Thousands of corpses still had to be retrieved and buried. A task that the available forces were not up to: thus, after Gauleiter and city administration had agreed, corpses were collected on the sealed-off Altmarkt, registered and finally burned. This happened »in consideration of the quickly progressing decomposition and the existing extraordinary difficulties in retrieving [the corpses] as well as the lack of suitable vehicles for transportation to cemeteries«, was stated in the Order Police's final report. For two weeks the old market place in the city center became a crematorium. On 5 March the corpses collected in the streets had been retrieved, the pyres gone out. »By my estimate, 8 - 10 cubic meters of ash lay on the Altmarkt«, was reported to the city administration the day before. »The Brigadeführer wished that this ash be loaded into recipients (boxes or sacks) and transported to the Heidefriedhof, where it is to be sunk into the earth at the place marked in lead on the map. It is not necessary to leave the boxes or sacks in the soil. You shall thus pour the ash from the transport recipients into the soil, so that the recipients can be reused several times. Transport should start on Tuesday.«
So someone was being instructed on how to handle the boxes or sacks containing what was referred to as "ash", in such a manner that these recipients would not be buried with their contents but could be used for several loads of similar contents. Offhand mention, Mr. Jansson? Not from someone closely involved in carrying out cremations (and/or disposing of their results)? Bullshit.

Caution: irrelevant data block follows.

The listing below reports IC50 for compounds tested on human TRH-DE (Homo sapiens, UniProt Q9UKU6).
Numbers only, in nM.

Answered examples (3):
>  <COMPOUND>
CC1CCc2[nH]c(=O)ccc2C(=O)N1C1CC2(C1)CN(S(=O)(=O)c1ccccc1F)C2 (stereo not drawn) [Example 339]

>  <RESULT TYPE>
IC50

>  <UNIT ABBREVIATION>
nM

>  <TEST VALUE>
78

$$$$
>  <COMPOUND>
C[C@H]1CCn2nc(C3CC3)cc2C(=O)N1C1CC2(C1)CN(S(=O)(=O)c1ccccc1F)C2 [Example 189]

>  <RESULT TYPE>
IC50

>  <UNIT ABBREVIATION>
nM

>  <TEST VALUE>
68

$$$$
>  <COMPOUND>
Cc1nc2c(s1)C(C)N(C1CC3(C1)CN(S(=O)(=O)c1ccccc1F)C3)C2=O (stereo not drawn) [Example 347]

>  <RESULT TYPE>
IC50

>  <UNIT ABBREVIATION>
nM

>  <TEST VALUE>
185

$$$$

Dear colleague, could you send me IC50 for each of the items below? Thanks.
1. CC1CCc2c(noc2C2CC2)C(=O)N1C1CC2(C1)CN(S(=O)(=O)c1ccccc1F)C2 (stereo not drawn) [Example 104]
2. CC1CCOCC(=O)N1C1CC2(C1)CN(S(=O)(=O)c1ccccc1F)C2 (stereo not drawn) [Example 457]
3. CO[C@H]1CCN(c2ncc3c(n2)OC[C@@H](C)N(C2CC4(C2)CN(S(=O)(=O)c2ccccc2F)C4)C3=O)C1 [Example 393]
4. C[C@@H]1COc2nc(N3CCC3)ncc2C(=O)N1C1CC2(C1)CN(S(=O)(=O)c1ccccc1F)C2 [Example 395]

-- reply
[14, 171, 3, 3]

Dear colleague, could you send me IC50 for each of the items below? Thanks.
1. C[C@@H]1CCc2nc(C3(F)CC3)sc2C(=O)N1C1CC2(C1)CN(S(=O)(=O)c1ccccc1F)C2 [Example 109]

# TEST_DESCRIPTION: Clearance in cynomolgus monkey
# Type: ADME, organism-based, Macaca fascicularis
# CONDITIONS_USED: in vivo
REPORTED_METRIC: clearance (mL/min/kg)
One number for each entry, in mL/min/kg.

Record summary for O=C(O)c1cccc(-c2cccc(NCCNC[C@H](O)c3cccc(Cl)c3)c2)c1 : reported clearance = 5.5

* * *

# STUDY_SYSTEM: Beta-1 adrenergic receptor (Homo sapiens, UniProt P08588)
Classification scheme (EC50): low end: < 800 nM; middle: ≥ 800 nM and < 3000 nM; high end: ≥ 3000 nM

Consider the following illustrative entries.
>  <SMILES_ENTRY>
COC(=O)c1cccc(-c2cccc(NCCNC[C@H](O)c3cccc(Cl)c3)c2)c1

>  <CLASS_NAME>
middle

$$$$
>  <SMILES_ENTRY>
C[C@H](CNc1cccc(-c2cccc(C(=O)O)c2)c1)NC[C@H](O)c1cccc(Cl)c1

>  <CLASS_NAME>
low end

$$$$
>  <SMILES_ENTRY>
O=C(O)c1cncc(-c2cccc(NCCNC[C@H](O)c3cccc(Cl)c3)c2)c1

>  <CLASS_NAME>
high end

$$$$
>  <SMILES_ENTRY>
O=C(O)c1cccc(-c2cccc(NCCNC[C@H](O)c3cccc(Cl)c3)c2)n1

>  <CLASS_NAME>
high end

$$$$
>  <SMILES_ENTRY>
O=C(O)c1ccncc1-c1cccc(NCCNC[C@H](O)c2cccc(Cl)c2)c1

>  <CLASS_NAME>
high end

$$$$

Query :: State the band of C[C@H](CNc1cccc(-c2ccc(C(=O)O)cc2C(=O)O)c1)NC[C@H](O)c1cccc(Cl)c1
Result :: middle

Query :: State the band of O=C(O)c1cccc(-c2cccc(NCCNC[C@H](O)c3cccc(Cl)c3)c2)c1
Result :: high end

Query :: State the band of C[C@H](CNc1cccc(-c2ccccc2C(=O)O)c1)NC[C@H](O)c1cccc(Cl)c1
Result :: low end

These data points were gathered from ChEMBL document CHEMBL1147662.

Jansson
Moreover, even Muehlenkamp believes that there are wartime forgeries among the documents mentioning these cremations, which implies that the pool of documents has been subject to propagandistic manipulation. Muehlenkamp may imagine that only one version of a document was subject to this, but this is only an assumption, not a proven fact. This renders the evidence still more uncertain, …

Muehlenkamp doesn’t "believe" (believing I leave to ideologically motivated specimens like Jansson) that "there are wartime forgeries among the documents mentioning these cremations". He sees no room for reasonable doubt that, as was finally established on hand of a copy of the unaltered document, exactly one document related to the Dresden bombings and their aftermath was subsequently manipulated, the subject of the manipulation (inflating the figures stated in the document by a factor of ten for propagandistic purposes) being wholly unrelated to the cremation process or results.

The manipulators were in all probability the recipients of the original document at the "Reich Ministry for Public Enlightenment and Propaganda", who had every reason to manipulate figures stated in the document but no reason whatsoever to manipulate the information that body disposal had partially been carried out by cremating the bodies.